Imagine the traffic on Google Discover to be organized around user interests. We know that predictive search in Google leverages the so-called Topic Layer in the Knowledge Graph to understand user interests. While it is vital to tap into an exact knowledge domain, we want to feed Google News AI/ML with content that brings various perspectives on the given topic. So if my topic is SEO, writing a story on the upcoming trends is a great way to be interesting for a wider audience. Each trend might capture the attention of a different audience segment within that same context.

Here is a brilliant research work that Abby Hamilton did on user interests to get an idea of how the topic layer works. Keep in mind that the data is biased. Abby shared a questionnaire with the SEO community – for this reason, SEO is a larger topic than it is.  

5. Use videos and animations to communicate the message

Like any movie trailer, you need to condense complex meanings in a short, engaging sequence. Reducing thousands of words in a compelling slideshow requires all the magic that you can think of. From animating objects separately to using full-screen video backgrounds, try always to be interesting and thoughtful (use all the pixels you have, but never waste your readers’ attention span).   

6. Let Google index your Story

As simple as it sounds, indexing is still challenging, especially when you try new things. Here is what we can do to let Google find our stories. 

  1. Add direct links to the Web Story from its related article; embedding is also an option but a less valid one: it will slow down your article and collapse both pieces into one URL. A link is always preferable. 
  2. Add a dedicated sitemap for Web Stories. Yoast does an excellent job at managing sitemaps, including the one that you need for Web Stories. Here is an example of the  web-story-sitemap.xml (from our website)
  3. Add a navigation link (from your homepage, from the footer menu, or anywhere else you like) to the Web Story landing page. This page is typically located under yourwebsite.com/web-stories/ that feature links to all of your Web Stories. 
  4. Link your stories one to another. We might guess that if a user likes the first one, they might like similar content of the same kind.  

7. Be authentic and provide clear byline and information about the author

Google’s automated systems carefully select content based on expertise, authoritativeness, and trustworthiness (E-A-T). The overall principles for E-A-T, in the context of Web Stories, translate into the following guidelines:

  • be authentic, write something that you are passionate about it
  • add a clear reference to the publishing date of your Story
  • add your name at the beginning and let people quickly contact you
  • Google, in its best practices for Web Stories in Discover says, “be the protagonist of your own story.” 

We always have to remember that Discover is Google’s attempt at creating a social-network type of experience. So like you would do on Facebook, share your perspective with others, and be ready to trigger new conversations.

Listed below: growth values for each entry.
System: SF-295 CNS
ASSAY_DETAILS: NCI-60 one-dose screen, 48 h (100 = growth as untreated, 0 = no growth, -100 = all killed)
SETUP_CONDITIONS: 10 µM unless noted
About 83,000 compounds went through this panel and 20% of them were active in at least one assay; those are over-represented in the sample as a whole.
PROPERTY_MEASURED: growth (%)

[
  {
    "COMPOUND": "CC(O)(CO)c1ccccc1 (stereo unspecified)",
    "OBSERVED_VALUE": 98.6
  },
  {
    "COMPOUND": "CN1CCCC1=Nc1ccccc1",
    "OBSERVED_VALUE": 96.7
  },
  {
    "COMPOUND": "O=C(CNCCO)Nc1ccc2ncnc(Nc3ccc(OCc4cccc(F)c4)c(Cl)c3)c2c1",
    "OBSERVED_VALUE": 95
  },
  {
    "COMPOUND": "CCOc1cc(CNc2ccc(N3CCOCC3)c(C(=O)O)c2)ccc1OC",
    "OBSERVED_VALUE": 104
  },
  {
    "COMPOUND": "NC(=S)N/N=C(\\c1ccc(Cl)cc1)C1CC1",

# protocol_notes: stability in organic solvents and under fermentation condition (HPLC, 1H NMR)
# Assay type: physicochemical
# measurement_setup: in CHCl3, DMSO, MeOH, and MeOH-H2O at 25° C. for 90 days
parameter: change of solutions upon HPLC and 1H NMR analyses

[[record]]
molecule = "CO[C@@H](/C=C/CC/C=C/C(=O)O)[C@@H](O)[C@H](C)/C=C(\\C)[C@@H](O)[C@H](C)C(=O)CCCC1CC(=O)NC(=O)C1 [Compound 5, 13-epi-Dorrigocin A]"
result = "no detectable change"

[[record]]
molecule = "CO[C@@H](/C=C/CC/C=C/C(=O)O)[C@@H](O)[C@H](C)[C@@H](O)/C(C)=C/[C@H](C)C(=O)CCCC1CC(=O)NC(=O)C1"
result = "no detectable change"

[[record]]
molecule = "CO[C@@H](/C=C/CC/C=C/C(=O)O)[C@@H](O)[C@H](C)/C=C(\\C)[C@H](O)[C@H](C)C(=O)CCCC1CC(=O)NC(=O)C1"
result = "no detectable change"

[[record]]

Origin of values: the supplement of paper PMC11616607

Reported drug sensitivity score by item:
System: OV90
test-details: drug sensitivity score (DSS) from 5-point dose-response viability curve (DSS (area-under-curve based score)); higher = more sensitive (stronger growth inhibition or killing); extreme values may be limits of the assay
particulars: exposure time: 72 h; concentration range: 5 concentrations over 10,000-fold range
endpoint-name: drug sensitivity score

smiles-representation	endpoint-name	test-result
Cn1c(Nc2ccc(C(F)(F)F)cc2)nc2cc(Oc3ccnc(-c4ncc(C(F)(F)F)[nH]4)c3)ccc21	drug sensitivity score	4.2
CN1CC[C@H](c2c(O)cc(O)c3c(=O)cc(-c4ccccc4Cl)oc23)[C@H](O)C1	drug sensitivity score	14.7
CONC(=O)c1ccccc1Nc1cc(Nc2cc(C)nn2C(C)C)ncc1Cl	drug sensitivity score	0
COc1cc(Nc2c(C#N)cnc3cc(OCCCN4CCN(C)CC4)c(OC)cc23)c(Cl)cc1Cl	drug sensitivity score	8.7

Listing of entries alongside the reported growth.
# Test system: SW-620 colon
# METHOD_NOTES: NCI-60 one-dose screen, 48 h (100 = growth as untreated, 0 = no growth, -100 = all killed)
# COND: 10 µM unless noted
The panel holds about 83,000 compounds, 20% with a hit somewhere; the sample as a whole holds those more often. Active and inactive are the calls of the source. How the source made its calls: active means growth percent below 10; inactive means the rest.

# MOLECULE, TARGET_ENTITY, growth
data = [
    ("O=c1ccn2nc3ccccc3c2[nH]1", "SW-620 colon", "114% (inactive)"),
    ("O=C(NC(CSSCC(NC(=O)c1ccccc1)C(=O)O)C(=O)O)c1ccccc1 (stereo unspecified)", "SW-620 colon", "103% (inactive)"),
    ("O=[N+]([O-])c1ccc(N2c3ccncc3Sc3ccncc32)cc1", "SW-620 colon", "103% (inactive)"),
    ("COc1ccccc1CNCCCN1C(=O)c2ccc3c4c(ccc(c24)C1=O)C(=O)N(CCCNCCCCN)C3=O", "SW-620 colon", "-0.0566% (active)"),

More references: 

  1. stories.google – the official Google Website
  2. search.google.com/test/amp – the Web Stories testing tool
  3. Web Stories Powered by AMP – 12 Tips and Recommendations For Creating Your First Story – Glenn Gabe powerful indications 
  4. Web Stories WordPress Plugin: 9 Must-Know SEO Tips – Brodie Clark SEO tips 
  5. The Ultimate Checklist to Optimize Content for Google Discover – How to optimize content for Discover (from this blog) 

An extra tip

To get more ideas spinning, you can search for web stories on your favorite website using Google’s site: and add inurl:web-stories search operators. Here is a quick search for Web Stories on WordLift’s website (just type “site:wordlift.io inurl:web-stories”). 

Why Structured Data for E-Commerce Can Make or Break Your Sales

Why Structured Data for E-Commerce Can Make or Break Your Sales

2020 is a turning point for e-commerce SEO

Nothing like search marketing can impact your e-commerce traffic and sales. If you are an e-commerce owner — or an e-commerce manager — you know that SEO is a key factor to drive sales, especially if paid traffic is too expensive. This year we are at a turning point: in fact, in 2020 using structured data has really become crucial to get the best exposure on Google. For free.

Here is what happened: back in April this year, Bill Ready, President of Commerce at Google, made an announcement that was going to change the game rules for e-commerce owners. Its title was loud and clear: It’s now free to sell on Google. The core message in there was:

Search results on the Google Shopping tab will consist primarily of free listings, helping merchants better connect with consumers, regardless of whether they advertise on Google.

After a few months, Bill published another important announcement: free retail listings landed on Google Search.

Now, we’re bringing free listings to the main Google Search results page in the U.S., helping shoppers choose the products and sellers that will serve them best, from the widest variety of options.

Boom! That’s really a game-changer. It allows e-commerce sites to get more exposure for their products and increase the CTR.